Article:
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In this comprehensive guide, we'll walk you through the step-by-step process of using a pump/filter cart like HEAT’s PFS-III to efficiently fill your hot oil system. Incorporating a pump/filter cart to your commissioning and fluid management routine is the industry standard best practice for contamination control, fluid quality assurance, and overall system performance.

Here are some of the key reasons to use a pump/filter cart during the filling process of a hot oil system:

  • Contamination Control: A pump/filter cart is equipped with filtration capabilities that help remove contaminants from the fluid being pumped into the system. It effectively filters out particles, debris, and impurities that can negatively impact the performance and longevity of the hot oil system. By maintaining clean fluid, the risk of clogging, wear, and damage to system components is minimized.
  • Air and Moisture Removal: Air and moisture can be present in the fluid during the filling process, which can lead to operational problems like pump cavitation, oxidation, reduced heat transfer efficiency, and component corrosion. A pump/filter cart is designed to facilitate the removal of trapped air and moisture, ensuring a more efficient and reliable hot oil system.
  • Flow Control and Accuracy: Pump/filter carts provide precise control over the flow rate during fluid filling. This allows for a controlled and consistent filling process, preventing overflows or inadequate fluid levels.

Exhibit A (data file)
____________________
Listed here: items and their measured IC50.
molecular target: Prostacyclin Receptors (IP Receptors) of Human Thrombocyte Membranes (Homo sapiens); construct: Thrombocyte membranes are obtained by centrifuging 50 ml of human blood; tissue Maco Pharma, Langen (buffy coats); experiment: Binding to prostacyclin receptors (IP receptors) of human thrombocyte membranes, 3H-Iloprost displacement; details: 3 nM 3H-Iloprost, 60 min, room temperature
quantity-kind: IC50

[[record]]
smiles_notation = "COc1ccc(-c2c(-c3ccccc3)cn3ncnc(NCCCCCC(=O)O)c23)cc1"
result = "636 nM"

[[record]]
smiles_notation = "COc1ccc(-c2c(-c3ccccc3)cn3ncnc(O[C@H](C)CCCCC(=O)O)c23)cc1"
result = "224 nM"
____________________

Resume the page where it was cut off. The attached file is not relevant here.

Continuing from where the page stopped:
• Mobility and Flexibility: Pump/filter carts are portable and can be easily moved around the installation site. This mobility enables flexibility in accessing different points of the hot oil system, including remote or hard-to-reach areas. The cart's versatility allows for efficient fluid transfer and filtration in various installation scenarios, especially in locations that have multiple hot oil loops.
  • Time and Cost Savings: Utilizing a pump/filter cart streamlines the filling process, reducing the time required for system commissioning. The efficient removal of contaminants and air minimizes the need for subsequent maintenance, repairs, or premature fluid replacement. This ultimately translates into cost savings by extending the lifespan of the hot oil system and reducing operational downtime.


Overall, the use of a pump/filter cart when filling a hot oil system enhances fluid quality, ensures proper system operation, and prolongs the equipment's life. It promotes a smooth commissioning process and helps maintain optimal performance and reliability over time.

Pump Filter Carts can also be used as a low temperature side stream filtration loop to remove particulates and/or water from systems with a relatively small overall volume of fluid (less than 100 gallons) and at temperatures below 150°F.

Watch: HOW TO Fill a Heat Transfer System using a Pump Filter Cart


ALWAYS use the proper PPE. Consult any Safety Data Sheets for the fluid you’ll be working with.

  1. Locate the lowest fill/drain point in the process. It may not be on the hot oil system.
  2. It is important to fill fluid from the bottom up, letting air escape as the process is filled.
  3. Bring the Pump/Filter Cart and oil close to the lowest fill/drain port.
  4. Attach the hose fitting from the Pump/Filter Cart outlet to the lowest fill/drain port.
  5. Attach the cart’s intake hose to the oil source.
  6. Open all internal valves in the process loop. Make sure the valves on the expansion tank sight glass are open.
  7. Place oil catch buckets at each high point air bleed. Plan to have someone stationed at each. If the bleeds are far apart, you might need a radio or walkie-talkie to communicate back to the person operating the pump/filter cart.